Lewis Hess of Atlas Tattoo

Published: 25 September, 2009 - Featured in Skin Deep 150, September, 2007

Skin Deep talks to Lewis Hess who is a home artist at Atlas, a popular, and highly regarded shop in Portland, on the West Coast. A self proclaimed all rounder tattoo artist, with 14 years experience, his knowledge of tattooing is evident in his strong consistent work. Hess’s work is executed with a clean style that shows both his ability both in terms of art and technique, topped with his incredibly approachable and modest demeanour.


How did you hook up with these guys?

I actually tattooed Izumi when she was living in Portland, and I ran into them again at the Detroit convention. 

What was your first impression when you first came here?

I mean it’s a whole other world, its really, really strange. I though it was great, I like how safe everything here is. The first time I came here I was blown away by the fact that nobody stole, and nobody worried about it, I mean it’s so different to the States where you could have stuff in our yard locked up, and people will jump the fence and break the lock and grab it. People don’t even lock their bikes. People walk around the train station at 11 at night, it’s just strange to be in a society so safe. It’s pretty rad.

How about working?

It’s really easy, the most trouble free experience…people tell you exactly what you want, and you draw it. I think in all my trips to Japan, I’ve had to redraw something once. They tell you how much they have to spend ahead of time. It’s as good as it gets really. And people’s skin is great. 

Is there a general pattern in terms of what they want tattooed?

Usually when I come here, people will look at my book and point to a picture and say, I want something like that. In my case it seems like they want something from me, but they aren’t too sure of what they want, so they pick something out of the book. 

How about in the States?

Portland, it tends to be difficult to deal with people, cos they want stuff that doesn’t tattoo that well. People want stuff that won’t necessarily not work, but I can’t do it too well, like colour outline stuff. I don’t have a lot of faith in pulling it off myself, like I see a lot of other guys do it, it looks great but, I’ve just been trying to do simpler tattoos.

I think I end up disappointing a lot of clients by turning down stuff they think is possible, there are tattooist that do it, but I just don’t think it will age well, so….I’ve been turning down a lot of stuff lately. 

So what should people expect you to tattoo?

Oh that’s a tough question. Cos I don’t really feel like I’m any better than something than most people. Relatively rounded, but I don’t think I excel at one thing past anyone else.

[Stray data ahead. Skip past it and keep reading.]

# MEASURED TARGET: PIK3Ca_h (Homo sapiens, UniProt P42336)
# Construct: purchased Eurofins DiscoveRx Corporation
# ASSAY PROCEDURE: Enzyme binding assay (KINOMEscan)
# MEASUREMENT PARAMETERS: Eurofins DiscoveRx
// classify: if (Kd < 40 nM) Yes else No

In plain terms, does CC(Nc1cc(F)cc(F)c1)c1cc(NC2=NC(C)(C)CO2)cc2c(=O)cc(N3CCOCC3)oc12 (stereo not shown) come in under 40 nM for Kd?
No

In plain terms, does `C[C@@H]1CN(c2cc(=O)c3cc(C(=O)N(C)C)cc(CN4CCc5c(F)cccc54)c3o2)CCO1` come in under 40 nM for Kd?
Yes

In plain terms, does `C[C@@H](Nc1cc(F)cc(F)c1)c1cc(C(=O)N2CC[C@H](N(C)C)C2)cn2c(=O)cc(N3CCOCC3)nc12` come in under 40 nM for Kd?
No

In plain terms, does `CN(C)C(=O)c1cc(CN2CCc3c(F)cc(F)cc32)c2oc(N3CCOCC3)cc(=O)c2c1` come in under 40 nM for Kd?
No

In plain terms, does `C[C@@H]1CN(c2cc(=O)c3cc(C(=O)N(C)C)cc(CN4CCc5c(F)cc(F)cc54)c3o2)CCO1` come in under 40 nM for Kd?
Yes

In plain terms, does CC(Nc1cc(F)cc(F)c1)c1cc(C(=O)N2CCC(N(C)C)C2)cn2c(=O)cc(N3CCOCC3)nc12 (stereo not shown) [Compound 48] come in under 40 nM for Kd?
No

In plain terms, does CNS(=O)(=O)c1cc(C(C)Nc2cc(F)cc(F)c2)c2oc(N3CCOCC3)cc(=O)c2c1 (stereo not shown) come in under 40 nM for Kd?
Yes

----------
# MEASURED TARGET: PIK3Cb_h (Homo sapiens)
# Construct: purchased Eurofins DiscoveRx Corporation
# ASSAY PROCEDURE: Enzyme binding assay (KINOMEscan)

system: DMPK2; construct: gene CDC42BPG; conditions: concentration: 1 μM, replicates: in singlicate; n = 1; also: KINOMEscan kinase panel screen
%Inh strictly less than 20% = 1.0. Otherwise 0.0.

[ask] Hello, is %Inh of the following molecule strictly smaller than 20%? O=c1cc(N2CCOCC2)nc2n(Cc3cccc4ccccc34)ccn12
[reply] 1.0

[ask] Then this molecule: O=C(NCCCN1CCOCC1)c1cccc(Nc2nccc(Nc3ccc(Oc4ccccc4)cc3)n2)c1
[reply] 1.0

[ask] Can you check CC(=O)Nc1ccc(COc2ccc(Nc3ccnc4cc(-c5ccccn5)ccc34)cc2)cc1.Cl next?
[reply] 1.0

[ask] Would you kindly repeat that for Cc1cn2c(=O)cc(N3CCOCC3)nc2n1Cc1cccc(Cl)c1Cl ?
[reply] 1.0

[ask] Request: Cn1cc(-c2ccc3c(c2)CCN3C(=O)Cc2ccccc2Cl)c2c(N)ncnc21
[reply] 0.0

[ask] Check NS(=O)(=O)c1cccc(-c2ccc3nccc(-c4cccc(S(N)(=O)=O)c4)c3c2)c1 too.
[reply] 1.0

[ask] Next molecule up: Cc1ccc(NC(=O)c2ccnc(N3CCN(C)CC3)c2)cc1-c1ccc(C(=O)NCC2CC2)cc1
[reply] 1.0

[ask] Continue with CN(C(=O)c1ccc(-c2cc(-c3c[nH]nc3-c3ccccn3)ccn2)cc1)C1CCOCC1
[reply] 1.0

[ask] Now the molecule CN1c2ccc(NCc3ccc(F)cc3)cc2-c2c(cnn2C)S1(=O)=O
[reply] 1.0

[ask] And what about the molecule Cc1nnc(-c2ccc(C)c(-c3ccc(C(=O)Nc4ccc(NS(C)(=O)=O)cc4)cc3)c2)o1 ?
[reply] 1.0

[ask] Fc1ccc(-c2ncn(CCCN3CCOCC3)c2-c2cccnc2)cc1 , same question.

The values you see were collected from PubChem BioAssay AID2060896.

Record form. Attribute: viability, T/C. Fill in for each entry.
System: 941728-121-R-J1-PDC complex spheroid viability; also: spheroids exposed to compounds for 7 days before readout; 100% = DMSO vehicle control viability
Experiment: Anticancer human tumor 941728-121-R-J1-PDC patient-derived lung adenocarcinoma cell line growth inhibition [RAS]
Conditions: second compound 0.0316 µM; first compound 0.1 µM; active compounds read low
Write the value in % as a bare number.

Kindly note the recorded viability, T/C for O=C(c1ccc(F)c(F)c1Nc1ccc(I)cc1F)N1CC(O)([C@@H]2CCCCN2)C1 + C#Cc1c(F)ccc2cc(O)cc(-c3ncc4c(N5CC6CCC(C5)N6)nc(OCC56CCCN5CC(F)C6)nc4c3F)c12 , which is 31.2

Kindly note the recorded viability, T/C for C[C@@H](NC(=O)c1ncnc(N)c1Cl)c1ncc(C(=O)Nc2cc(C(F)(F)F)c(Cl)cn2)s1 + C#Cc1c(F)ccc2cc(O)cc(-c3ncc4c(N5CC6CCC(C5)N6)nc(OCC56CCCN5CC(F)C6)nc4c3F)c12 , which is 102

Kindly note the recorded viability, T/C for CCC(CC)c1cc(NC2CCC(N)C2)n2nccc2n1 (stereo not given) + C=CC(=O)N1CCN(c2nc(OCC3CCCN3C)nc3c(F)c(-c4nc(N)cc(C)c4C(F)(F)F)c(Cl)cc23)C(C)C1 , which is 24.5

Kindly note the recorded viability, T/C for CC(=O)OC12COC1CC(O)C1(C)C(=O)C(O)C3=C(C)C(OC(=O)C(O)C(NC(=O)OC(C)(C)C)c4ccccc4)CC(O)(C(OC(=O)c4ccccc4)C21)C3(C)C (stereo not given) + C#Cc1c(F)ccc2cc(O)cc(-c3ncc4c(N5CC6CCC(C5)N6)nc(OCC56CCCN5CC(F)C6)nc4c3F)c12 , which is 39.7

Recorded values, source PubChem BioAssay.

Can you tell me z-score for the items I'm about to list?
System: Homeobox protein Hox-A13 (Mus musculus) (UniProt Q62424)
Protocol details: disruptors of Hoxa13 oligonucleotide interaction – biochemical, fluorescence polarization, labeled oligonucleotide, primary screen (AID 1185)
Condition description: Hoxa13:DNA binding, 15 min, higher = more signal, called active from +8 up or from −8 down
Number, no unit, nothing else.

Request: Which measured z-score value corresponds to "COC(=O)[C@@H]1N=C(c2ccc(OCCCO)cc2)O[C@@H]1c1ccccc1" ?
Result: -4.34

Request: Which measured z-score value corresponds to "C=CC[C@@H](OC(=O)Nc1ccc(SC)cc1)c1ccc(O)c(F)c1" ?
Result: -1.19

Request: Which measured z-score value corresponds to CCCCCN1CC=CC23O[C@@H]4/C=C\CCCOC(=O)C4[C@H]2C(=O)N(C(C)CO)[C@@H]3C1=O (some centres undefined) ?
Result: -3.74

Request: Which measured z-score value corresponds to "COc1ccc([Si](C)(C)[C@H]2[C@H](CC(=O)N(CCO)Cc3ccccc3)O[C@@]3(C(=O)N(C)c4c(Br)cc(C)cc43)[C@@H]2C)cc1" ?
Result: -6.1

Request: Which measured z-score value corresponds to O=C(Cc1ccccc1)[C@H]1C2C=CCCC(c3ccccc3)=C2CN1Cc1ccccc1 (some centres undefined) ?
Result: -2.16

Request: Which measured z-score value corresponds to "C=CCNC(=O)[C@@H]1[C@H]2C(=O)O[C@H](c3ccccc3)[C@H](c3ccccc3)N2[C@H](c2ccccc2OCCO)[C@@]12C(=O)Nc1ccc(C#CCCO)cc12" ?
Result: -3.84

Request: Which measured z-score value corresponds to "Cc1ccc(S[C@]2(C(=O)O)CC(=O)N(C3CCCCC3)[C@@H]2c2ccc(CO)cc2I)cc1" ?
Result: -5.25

I would say that I am the poor man’s version of a lot of tattoo artists. I can do anything that is not Japanese. I’m horrible at Japanese stuff. I’m trying to figure it out, but I’m horrible at it, and it’s such a pain in the ass. The scales, the water and everything, its such a drag to do this hand numbingly like, what’s the word? I’m totally stuck on the word! My fortes are skulls, panthers, flowers…

What do you like to do though?

Silly stuff that I can laugh at while I’m doing it. I like doing anything, as long as I can do it in a way that I think will age well. I feel that I can draw most things so I say that would be my strength, that I can draw pretty well, but I’ve never been able to draw good tattoos, so now I’m trying to figure out how to draw so that they tattoo well. 

Would you agree with the train of thought that being able to draw is the basis of a good tattoo?

No, not at all. I’ve got friends that are horrible artists, as far as like, natural drawing ability or whatever, but they trace good tattoos. And then they grew into the tattoo. They nailed down the visual language of tattooing, you need to be able to draw a skull, a rose, a panther or whatever, you can figure out how to draw those things just by tracing them.

Like, they will make weird mistakes when it comes to anatomy that show that they don’t know what they are drawing so much, but they can fake it, and they can tattoo it well. I think that that is more important, that they can deliver a good tattoo, as opposed to draw something well….I’ve noticed that guys who paint, they tend to get better and faster though. 

What is the most important thing in a tattoo then, for you?

That it can age well. Good tattoos are ones that age well; I think that that is the big thing. If you can still make out what it is 10 years down the road, then that is a good tattoo, I think that that is pretty much it. 

Do you think this interest will keep going?

Oh yeah, yeah yeah….all the people who are getting these koi half sleeves right now, are going to get the rest of the sleeve, and get their other sleeve done, then go to their back. I think most of the people running around with Japanese half sleeves will end up getting at least a full sleeve and a back piece in the next 8 years. 

What are some characteristics of Atlas as a shop?